Navigating conflict is a core activist skill. These tips from peacebuilding have the potential to depolarise and de-escalate tense and challenging situations. This is an excerpt from the Nonviolent Community Safety and Peacebuilding Trainers’ Manual which is also available for download on the Commons.
Separate people from the problem
Look at the problem as being separate from the person themselves. If a person feels they are being personally attacked, they are more likely to be defensive, and less open to listening to your issues. If the problem is the person’s behaviour, name it as a behaviour, rather than a personal characteristic. Eg: “I’ve never seen you do the dishes”, as opposed to “You’re lazy”. Separating the person from the problem allows both people to confront the problem together, if they wish.
- “I” statements
- Refer to ‘the problem’ rather than ‘you’
Focus on interests, not positions
An interest is a want, need, fear or concern that you have. A position is what you want, or your proposed solution. By stating your own interests, the other person has an opportunity to understand why you want what you do. By focusing on your own, and the other person’s interests, you open space for finding other solutions that may meet your needs better. Another way of framing this is to focus on problems, not solutions.
- Can you tell me a bit about what’s going on for you?
- I feel passionately about this because . . .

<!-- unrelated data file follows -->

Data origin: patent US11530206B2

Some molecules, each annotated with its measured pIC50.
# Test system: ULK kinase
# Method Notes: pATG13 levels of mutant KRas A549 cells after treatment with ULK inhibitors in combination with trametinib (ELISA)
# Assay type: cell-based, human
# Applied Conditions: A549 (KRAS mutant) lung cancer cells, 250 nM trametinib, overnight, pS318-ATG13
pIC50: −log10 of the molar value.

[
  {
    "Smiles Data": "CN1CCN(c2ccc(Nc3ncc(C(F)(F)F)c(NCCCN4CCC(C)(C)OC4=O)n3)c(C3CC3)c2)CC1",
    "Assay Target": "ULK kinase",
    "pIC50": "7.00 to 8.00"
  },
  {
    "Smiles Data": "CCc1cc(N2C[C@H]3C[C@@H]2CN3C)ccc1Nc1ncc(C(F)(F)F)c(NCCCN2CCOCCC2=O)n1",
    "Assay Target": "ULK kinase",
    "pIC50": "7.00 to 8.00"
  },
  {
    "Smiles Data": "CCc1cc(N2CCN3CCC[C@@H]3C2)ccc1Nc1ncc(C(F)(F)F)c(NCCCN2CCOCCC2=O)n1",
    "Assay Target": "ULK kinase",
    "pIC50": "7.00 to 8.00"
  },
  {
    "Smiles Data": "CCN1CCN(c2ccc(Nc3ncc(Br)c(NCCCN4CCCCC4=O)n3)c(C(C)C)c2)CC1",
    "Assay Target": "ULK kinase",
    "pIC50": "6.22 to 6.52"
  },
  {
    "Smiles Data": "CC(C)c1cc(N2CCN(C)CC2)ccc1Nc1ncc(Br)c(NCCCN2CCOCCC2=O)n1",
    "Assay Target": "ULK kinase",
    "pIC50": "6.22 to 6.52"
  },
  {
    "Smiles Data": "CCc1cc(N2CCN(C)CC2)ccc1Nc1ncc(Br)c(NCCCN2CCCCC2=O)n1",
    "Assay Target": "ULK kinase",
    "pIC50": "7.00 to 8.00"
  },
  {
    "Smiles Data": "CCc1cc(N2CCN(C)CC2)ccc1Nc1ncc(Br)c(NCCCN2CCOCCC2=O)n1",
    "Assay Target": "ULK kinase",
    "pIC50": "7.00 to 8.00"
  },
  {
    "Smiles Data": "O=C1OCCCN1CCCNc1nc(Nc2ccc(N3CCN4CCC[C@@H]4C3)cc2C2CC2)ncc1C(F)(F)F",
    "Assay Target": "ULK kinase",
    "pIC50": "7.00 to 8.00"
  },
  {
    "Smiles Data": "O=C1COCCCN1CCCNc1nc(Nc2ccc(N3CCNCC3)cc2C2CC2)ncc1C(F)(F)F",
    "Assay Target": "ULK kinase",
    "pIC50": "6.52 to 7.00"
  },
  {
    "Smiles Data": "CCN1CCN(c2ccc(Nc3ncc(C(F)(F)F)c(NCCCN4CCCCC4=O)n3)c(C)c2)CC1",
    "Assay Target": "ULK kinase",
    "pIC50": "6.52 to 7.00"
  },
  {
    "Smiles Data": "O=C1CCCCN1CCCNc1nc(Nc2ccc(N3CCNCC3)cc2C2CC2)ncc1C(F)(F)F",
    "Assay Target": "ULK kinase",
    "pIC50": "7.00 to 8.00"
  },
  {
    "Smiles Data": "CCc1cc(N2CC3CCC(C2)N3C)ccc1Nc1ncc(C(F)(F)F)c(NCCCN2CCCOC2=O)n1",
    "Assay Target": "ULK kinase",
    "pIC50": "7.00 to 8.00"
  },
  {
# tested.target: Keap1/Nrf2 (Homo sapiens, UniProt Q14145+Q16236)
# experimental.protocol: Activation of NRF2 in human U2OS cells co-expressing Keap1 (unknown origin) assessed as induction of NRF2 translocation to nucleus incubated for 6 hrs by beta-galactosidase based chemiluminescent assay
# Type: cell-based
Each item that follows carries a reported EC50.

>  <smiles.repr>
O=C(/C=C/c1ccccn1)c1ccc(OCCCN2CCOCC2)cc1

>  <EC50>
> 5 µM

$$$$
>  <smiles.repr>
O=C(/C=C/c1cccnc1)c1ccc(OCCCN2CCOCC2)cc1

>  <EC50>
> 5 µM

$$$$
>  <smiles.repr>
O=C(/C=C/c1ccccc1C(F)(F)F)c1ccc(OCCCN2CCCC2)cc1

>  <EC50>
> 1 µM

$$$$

- I’m not sure I understand where you’re coming from. Can you tell me about why this is important for you?
- The problem I’m having with this situation is . . .
Invent options for mutual gain
Focus on identifying options for resolving the conflict without the pressure of reaching a decision. A brainstorming process can be useful to invent a wide range of options that advance shared interests and creatively reconcile differing interests. The key ground rule to brainstorming is to postpone criticism and evaluation of the ideas being generated. To broaden the options, think about the problem in different ways and build upon the ideas presented.
- How else could we do this?
- What haven’t we considered yet?
- What about . . .. . ?
Use objective criteria
Using objective criteria ensures that the agreement reflects some fair standard instead of the arbitrary will of either side. Objective criteria might include quotes from repairers, legal advice, or information from other experts.
These principles are taken from Fisher & Ury (1981) – Getting to Yes